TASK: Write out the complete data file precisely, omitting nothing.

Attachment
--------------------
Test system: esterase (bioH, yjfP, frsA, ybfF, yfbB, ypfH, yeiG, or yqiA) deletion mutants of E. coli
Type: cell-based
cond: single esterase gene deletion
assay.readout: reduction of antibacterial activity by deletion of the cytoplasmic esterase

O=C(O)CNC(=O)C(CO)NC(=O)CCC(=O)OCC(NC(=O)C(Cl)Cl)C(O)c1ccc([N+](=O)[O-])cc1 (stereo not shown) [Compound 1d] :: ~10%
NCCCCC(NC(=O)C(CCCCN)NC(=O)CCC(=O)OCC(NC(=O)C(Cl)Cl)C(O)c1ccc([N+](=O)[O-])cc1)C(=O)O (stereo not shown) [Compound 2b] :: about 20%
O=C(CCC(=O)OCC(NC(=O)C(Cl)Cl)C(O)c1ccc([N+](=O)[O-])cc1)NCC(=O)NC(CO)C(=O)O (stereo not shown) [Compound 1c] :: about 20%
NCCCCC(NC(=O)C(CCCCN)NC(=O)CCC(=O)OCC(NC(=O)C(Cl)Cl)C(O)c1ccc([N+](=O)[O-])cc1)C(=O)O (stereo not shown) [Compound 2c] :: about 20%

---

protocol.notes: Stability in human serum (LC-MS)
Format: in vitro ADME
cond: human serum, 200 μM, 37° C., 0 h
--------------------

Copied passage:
Test system: esterase (bioH, yjfP, frsA, ybfF, yfbB, ypfH, yeiG, or yqiA) deletion mutants of E. coli
Type: cell-based
cond: single esterase gene deletion
assay.readout: reduction of antibacterial activity by deletion of the cytoplasmic esterase

O=C(O)CNC(=O)C(CO)NC(=O)CCC(=O)OCC(NC(=O)C(Cl)Cl)C(O)c1ccc([N+](=O)[O-])cc1 (stereo not shown) [Compound 1d] :: ~10%
NCCCCC(NC(=O)C(CCCCN)NC(=O)CCC(=O)OCC(NC(=O)C(Cl)Cl)C(O)c1ccc([N+](=O)[O-])cc1)C(=O)O (stereo not shown) [Compound 2b] :: about 20%
O=C(CCC(=O)OCC(NC(=O)C(Cl)Cl)C(O)c1ccc([N+](=O)[O-])cc1)NCC(=O)NC(CO)C(=O)O (stereo not shown) [Compound 1c] :: about 20%
NCCCCC(NC(=O)C(CCCCN)NC(=O)CCC(=O)OCC(NC(=O)C(Cl)Cl)C(O)c1ccc([N+](=O)[O-])cc1)C(=O)O (stereo not shown) [Compound 2c] :: about 20%

---

protocol.notes: Stability in human serum (LC-MS)
Format: in vitro ADME
cond: human serum, 200 μM, 37° C., 0 h